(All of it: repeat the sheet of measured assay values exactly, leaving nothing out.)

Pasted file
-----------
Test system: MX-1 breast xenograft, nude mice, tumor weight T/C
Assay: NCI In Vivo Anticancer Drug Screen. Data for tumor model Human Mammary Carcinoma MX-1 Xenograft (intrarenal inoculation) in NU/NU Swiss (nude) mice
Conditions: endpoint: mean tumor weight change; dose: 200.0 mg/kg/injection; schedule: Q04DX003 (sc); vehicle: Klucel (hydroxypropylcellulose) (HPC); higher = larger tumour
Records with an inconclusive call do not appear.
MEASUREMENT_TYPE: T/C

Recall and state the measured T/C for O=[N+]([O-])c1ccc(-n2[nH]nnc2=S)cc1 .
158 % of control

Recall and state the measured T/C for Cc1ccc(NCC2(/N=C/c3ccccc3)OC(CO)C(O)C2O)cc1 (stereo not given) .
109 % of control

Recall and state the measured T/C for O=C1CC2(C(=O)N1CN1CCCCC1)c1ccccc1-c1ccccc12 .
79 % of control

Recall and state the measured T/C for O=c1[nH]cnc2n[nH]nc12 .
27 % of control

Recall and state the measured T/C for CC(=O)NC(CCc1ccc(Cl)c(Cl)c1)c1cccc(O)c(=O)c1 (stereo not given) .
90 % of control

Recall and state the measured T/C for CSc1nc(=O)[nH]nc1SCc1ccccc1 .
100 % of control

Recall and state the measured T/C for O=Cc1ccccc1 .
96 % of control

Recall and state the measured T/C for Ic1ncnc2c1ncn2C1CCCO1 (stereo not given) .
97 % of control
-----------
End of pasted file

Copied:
Test system: MX-1 breast xenograft, nude mice, tumor weight T/C
Assay: NCI In Vivo Anticancer Drug Screen. Data for tumor model Human Mammary Carcinoma MX-1 Xenograft (intrarenal inoculation) in NU/NU Swiss (nude) mice
Conditions: endpoint: mean tumor weight change; dose: 200.0 mg/kg/injection; schedule: Q04DX003 (sc); vehicle: Klucel (hydroxypropylcellulose) (HPC); higher = larger tumour
Records with an inconclusive call do not appear.
MEASUREMENT_TYPE: T/C

Recall and state the measured T/C for O=[N+]([O-])c1ccc(-n2[nH]nnc2=S)cc1 .
158 % of control

Recall and state the measured T/C for Cc1ccc(NCC2(/N=C/c3ccccc3)OC(CO)C(O)C2O)cc1 (stereo not given) .
109 % of control

Recall and state the measured T/C for O=C1CC2(C(=O)N1CN1CCCCC1)c1ccccc1-c1ccccc12 .
79 % of control

Recall and state the measured T/C for O=c1[nH]cnc2n[nH]nc12 .
27 % of control

Recall and state the measured T/C for CC(=O)NC(CCc1ccc(Cl)c(Cl)c1)c1cccc(O)c(=O)c1 (stereo not given) .
90 % of control

Recall and state the measured T/C for CSc1nc(=O)[nH]nc1SCc1ccccc1 .
100 % of control

Recall and state the measured T/C for O=Cc1ccccc1 .
96 % of control

Recall and state the measured T/C for Ic1ncnc2c1ncn2C1CCCO1 (stereo not given) .
97 % of control